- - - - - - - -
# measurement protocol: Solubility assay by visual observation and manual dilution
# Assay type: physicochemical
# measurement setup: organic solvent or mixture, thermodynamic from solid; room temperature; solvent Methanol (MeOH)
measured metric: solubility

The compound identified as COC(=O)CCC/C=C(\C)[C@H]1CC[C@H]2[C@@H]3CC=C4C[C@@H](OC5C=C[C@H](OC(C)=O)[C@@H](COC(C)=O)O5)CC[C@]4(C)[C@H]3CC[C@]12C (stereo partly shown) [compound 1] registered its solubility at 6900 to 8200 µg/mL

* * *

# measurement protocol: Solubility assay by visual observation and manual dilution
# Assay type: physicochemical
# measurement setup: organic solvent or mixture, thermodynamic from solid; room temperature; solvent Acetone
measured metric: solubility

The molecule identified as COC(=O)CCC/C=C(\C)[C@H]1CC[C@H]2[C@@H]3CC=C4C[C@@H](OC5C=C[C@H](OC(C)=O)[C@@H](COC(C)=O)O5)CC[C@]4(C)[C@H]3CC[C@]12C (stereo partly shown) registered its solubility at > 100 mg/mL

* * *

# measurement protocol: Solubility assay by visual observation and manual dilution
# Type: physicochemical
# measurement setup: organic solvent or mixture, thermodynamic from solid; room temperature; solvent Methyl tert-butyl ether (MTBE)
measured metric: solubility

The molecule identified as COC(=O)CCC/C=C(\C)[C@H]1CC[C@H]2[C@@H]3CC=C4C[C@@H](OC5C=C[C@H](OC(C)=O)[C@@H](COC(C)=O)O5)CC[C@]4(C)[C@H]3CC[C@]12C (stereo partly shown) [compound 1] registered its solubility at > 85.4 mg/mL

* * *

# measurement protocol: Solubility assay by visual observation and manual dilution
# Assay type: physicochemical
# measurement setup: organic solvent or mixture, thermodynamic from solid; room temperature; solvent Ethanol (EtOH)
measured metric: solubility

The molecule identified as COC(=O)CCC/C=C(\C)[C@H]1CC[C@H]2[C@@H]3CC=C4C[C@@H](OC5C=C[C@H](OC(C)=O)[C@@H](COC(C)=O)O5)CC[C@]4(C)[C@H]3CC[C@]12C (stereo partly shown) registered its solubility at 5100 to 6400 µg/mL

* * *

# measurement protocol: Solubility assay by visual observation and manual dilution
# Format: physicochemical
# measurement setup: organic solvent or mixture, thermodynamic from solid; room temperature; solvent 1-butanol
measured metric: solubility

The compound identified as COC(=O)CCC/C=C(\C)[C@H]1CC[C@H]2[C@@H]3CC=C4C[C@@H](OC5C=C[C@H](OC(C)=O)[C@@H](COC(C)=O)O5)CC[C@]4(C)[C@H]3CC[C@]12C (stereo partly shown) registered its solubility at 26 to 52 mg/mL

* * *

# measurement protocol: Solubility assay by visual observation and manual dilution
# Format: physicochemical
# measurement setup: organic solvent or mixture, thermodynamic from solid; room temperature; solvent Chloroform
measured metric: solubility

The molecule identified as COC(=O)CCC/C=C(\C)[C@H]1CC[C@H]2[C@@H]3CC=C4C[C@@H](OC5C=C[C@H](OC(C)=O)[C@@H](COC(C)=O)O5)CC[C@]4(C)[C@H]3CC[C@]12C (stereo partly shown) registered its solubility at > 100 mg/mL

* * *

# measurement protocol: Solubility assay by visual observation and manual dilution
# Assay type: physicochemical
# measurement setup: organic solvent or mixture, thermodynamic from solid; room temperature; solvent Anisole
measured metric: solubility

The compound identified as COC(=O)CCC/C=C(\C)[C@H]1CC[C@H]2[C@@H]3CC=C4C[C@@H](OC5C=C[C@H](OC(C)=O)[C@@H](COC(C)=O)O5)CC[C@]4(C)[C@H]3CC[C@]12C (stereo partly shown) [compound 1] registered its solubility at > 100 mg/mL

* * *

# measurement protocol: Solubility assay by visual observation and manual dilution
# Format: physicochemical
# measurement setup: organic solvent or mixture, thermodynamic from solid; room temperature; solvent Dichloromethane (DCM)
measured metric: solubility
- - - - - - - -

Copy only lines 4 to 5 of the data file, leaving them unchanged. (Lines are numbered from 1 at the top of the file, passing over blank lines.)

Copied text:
measured metric: solubility

The compound identified as COC(=O)CCC/C=C(\C)[C@H]1CC[C@H]2[C@@H]3CC=C4C[C@@H](OC5C=C[C@H](OC(C)=O)[C@@H](COC(C)=O)O5)CC[C@]4(C)[C@H]3CC[C@]12C (stereo partly shown) [compound 1] registered its solubility at 6900 to 8200 µg/mL